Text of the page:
Fifty-Year Celebration of the Department of Biochemistry
University Archives / University Libraries / Department of Biochemistry

A CANDID CONVERSATION WITH KENDALL W. KING
Interview by Warren H. Strother - Context, Vol. 10, No. 2, Winter 1976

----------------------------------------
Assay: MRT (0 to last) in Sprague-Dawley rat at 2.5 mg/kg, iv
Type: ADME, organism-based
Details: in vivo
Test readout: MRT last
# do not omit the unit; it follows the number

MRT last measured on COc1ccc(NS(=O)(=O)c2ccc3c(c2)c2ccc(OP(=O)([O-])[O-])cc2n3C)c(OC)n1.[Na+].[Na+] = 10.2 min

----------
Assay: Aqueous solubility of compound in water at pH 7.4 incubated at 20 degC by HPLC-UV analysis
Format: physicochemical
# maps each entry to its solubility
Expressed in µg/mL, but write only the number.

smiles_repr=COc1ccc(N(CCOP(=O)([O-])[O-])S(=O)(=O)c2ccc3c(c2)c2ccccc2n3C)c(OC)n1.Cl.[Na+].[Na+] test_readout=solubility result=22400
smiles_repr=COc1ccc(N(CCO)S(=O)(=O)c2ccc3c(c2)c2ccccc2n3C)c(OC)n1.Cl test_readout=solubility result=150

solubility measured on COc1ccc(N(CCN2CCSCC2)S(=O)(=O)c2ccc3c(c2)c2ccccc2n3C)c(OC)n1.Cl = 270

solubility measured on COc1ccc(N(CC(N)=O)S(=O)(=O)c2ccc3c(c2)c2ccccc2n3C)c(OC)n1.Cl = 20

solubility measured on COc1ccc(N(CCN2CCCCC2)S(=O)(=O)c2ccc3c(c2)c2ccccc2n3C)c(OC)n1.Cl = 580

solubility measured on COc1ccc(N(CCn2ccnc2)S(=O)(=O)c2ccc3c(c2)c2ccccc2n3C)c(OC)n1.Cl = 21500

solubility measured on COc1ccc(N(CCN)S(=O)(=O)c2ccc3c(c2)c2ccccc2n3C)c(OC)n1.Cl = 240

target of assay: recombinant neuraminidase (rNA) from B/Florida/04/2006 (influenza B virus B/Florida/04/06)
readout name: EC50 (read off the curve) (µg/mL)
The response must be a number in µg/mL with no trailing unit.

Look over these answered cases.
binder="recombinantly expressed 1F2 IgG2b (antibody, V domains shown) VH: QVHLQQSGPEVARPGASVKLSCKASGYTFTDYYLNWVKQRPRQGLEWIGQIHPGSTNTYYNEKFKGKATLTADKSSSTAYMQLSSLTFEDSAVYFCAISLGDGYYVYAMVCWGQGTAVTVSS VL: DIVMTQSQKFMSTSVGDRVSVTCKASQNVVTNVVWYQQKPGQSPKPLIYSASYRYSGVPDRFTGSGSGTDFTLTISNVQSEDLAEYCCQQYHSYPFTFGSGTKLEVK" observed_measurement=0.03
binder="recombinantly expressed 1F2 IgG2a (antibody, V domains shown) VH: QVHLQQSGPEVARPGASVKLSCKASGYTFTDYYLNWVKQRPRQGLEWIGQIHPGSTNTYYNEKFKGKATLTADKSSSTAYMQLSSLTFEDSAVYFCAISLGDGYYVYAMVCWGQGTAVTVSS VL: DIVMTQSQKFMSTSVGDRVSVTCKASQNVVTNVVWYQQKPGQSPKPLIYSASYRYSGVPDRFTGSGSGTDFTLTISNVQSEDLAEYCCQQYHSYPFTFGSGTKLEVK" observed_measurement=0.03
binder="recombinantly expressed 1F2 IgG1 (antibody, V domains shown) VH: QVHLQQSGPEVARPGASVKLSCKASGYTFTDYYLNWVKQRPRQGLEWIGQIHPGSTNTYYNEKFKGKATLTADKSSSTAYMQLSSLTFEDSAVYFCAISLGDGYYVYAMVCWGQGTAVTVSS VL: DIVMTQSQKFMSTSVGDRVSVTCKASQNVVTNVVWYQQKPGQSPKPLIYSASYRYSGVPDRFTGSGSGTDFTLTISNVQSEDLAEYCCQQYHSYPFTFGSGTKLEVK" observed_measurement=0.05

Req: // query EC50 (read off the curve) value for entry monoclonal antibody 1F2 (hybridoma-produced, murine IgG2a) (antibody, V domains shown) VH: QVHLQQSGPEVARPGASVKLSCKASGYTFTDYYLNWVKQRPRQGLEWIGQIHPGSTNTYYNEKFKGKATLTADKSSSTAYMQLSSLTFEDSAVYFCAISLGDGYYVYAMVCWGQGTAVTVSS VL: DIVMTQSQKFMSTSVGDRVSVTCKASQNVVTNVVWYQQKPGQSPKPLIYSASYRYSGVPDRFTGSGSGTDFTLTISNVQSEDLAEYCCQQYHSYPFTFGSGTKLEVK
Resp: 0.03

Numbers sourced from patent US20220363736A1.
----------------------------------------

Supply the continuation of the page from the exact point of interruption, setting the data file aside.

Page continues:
Looking back, now, the thing which stands out sharpest in King's mind from those years at Virginia Tech is the evolution of the land- grant school into a comprehensive university. "The institution moved from what you honestly had to rec-ognize as a second rank college with a limited curriculum, very limited state support, a weak physi-cal facility, and a faculty with spot-ty credentials at best, to the very respectable institution it is today. It was skillfully done, first by Wal-ter S. Newman and T. Marshall Hahn Jr. (both former Tech pres-idents). Just by luck I was at Tech in the period in which all this movement was going on; it was exciting to be a part of it all. My biggest concern, of course, was that as an institution moves through such a transition it is easy for the teaching function to become ne-glected. New programs tend to con-centrate on graduate work and on the very gifted student. An insti-tution can get into trouble if in striving for real academic status the faculty loses sight of the fact that many very fine and potentially productive students don't hap-pen to be "A" students. But Virginia Tech today does a tremendously better job than it ever was in a position to do before for both the most gifted of students and for the much larger number of less spectacular but equally valuable students for whose education land-grant universities exist."

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